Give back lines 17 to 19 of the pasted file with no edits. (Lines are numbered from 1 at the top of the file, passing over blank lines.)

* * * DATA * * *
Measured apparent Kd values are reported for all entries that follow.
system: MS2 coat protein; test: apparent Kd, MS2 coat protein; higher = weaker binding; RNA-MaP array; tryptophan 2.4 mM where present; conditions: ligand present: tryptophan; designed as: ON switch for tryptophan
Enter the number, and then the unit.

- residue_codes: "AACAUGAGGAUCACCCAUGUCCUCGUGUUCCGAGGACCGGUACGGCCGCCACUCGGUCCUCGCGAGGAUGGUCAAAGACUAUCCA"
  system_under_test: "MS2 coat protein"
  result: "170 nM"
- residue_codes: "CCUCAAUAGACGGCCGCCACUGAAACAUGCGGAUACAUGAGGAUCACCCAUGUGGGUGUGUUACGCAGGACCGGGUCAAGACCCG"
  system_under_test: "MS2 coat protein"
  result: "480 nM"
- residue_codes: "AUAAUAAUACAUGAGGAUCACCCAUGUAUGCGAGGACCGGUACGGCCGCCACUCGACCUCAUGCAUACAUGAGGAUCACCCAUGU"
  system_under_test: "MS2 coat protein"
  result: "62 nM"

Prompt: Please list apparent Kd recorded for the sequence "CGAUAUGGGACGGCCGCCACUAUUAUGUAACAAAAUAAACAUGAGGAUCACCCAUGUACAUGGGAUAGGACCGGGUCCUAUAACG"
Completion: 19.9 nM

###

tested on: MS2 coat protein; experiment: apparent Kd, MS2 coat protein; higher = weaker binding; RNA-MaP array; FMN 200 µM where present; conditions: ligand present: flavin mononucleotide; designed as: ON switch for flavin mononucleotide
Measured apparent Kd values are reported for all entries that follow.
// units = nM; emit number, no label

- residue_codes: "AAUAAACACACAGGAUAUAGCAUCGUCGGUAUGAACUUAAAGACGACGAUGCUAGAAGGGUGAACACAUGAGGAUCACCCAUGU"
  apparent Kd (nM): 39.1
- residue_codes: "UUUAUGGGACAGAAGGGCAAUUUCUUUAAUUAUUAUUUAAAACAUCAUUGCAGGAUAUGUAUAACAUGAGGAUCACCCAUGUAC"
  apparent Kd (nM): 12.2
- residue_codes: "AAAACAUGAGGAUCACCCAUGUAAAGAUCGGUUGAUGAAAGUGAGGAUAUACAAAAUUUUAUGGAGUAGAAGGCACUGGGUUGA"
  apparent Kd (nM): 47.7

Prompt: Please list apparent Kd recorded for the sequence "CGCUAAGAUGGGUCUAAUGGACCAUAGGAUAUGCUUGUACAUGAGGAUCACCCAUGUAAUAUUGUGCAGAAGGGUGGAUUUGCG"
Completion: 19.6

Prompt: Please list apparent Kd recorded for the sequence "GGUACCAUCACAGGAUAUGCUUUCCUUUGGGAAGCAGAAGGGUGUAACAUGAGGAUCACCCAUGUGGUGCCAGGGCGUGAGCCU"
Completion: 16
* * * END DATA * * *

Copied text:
Measured apparent Kd values are reported for all entries that follow.
// units = nM; emit number, no label

- residue_codes: "AAUAAACACACAGGAUAUAGCAUCGUCGGUAUGAACUUAAAGACGACGAUGCUAGAAGGGUGAACACAUGAGGAUCACCCAUGU"